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By Peter Abbamonte
As an undergraduate physics student at the University of Texas in 1992, the future shined bright. Though my high school career had by all measures been a disaster, college had illuminated in me a basic talent for visualizing and solving physical problems (where had this been when I was 15?). What had for most of my friends been 4+ years of depression and confusion for me came to be a period of orientation and self discovery. And what I discovered, with the direction of my physics professors, of course pointed toward a career in physics research. I read pop science novels about the lives of physicists in the 50's, found I liked the nerd lifestyle and the people I met in it, and found that physics could be a creative release and not just a series of homework problems. I saw the rest of my life in a vision: a groovy, eccentric wardrobe, conferences in obscure European cities, living on a 26 hour cycle so my meals would precess against the solar calendar, impressing trendy women in cafes with my keen wit and insight. The world was to be my oyster.
Skipping both commencement and post-collegiate reflection, I headed off to the University of Illinois with nothing but a box of books, an obsolete Macintosh, $500 in cash, and inexhaustible enthusiasm. As my first two years passed my elation with life's new direction grew, along with a holistic grasp of basic physics and what felt like my own philosophy toward research. The latter I even named: Informed Experimentation. I found the thesis advisor with whom this philosophy fit and embarked on the phase of physics life I had been craving: full time research.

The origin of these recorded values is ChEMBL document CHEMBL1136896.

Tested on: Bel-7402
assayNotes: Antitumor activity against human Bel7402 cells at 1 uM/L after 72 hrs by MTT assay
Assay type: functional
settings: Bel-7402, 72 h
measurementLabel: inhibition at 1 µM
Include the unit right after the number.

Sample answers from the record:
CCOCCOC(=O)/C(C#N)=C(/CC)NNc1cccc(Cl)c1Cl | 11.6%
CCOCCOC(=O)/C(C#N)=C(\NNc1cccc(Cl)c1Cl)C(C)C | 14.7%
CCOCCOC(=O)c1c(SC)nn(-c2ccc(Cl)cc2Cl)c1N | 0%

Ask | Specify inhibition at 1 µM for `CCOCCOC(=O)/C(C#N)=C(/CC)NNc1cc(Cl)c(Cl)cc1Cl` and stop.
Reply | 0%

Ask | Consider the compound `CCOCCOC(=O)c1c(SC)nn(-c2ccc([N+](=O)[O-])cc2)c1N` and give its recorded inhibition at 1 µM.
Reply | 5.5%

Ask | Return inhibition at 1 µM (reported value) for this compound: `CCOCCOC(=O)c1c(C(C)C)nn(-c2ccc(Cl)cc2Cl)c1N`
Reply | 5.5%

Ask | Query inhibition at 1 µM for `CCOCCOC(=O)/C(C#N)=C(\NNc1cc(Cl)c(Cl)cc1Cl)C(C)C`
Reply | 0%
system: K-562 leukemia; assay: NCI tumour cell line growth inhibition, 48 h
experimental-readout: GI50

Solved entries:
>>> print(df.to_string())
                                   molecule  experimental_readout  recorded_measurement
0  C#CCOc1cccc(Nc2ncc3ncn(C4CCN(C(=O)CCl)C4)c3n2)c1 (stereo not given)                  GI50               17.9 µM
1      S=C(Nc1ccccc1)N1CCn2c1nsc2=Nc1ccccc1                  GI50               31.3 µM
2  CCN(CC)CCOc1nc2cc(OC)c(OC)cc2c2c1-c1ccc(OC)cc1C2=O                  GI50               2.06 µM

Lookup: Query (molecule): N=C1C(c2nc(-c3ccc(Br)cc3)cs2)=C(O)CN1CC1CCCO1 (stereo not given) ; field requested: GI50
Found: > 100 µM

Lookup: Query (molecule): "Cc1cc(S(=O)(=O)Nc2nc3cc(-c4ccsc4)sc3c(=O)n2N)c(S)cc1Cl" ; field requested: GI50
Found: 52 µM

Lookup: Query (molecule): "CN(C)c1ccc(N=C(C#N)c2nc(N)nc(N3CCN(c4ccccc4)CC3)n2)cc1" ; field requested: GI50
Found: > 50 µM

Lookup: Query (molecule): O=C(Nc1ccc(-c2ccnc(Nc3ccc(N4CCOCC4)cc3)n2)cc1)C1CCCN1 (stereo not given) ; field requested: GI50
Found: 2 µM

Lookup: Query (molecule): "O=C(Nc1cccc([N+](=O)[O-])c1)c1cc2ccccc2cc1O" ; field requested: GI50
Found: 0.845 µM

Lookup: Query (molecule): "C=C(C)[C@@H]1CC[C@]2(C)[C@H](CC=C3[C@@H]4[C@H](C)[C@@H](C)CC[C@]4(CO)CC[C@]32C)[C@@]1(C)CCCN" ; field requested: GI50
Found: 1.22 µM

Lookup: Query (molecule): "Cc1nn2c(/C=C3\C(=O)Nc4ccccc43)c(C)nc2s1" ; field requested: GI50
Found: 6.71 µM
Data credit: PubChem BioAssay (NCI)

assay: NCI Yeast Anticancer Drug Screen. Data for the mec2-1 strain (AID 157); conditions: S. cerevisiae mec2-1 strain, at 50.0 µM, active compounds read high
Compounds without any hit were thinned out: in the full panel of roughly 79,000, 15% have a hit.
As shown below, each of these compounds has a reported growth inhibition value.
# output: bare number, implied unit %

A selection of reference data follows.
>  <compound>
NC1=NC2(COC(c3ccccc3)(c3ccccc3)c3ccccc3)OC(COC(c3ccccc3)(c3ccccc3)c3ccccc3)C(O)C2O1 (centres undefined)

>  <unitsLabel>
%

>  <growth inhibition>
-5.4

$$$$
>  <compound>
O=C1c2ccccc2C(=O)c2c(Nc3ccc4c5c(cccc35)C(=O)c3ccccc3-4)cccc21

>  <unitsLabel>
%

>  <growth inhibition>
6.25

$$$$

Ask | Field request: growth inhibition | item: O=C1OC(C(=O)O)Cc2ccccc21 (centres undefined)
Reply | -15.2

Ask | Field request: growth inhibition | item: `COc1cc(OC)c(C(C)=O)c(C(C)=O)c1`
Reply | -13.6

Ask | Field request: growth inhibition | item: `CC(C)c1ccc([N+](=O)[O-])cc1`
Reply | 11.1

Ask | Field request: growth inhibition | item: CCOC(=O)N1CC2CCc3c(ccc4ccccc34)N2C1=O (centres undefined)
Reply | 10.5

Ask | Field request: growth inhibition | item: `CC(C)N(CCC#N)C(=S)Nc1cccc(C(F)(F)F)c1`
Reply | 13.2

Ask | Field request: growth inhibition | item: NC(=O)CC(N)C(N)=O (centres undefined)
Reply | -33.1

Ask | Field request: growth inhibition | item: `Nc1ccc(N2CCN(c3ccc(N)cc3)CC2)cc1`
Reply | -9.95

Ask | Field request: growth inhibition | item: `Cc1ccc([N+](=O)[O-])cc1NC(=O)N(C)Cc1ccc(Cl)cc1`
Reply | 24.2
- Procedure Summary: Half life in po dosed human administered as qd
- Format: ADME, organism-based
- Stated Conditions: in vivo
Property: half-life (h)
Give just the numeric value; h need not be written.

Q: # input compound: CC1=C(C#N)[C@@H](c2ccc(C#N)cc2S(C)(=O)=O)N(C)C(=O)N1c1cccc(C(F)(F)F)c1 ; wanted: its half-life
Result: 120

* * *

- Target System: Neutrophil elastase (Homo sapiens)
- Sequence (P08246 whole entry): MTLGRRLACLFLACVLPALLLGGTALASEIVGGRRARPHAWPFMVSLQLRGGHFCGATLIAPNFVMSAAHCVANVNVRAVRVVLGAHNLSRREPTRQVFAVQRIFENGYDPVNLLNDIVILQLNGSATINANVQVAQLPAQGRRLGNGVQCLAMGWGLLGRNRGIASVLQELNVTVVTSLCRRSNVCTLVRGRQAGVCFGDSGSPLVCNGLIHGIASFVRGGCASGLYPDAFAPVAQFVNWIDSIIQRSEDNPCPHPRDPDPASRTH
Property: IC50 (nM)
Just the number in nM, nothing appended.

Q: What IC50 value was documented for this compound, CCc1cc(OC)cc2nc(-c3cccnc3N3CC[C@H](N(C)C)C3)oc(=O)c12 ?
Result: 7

Life proceeded as planned for those two years, but then things began to change. It's hard to pinpoint when, because it was a gradual drift of attitude and not a defined event. In the earliest stages I remember faculty discussing the recent ubiquity of repeat postdocs. I also remember a few blurbs by Roman Czujko appearing in APS News about a growing disparity between the number of available academic jobs and the supply of young Ph.D.'s. In the later stages, a feature article appeared in Physics Today using the words "physics" and "bleak" in the same title, an association I never imagined I would see. Similar articles followed in the New York Times, Newsweek, and even the local rag, the Champaign-Urbana News Gazette, a periodical which usually emphasizes coverage of local bake sales. I watched in amazement as a spiraling "Physics Job Crunch" became the talk of the town.
What struck me most about the Crunch, besides its very existence, was how differently it affected people in different stages of their academic careers. Faculty, for example, seemed to think of the crunch as a purely academic phenomenon. A few activists added the issue to their postmodern plates, along with responsible science, environmentalism, and multiculturalism. But most just filed it in their mental glossary of current events, aside the war in Rwanda and the AIDS epidemic, and went along their merry ways.
But for graduate students it struck much more deeply. A fog of low morale seemed to fall over the back offices, cubicles, labs, and classrooms of the department. Ironic hallway postings appeared, including a completed employment application to a local Mexican food restaurant and a very Dilberty sign which read "The beatings will continue until morale improves." And productivity became a greater casualty than bliss, as many fell into the drink/sleep/email/play-Doom-to-forget cycle.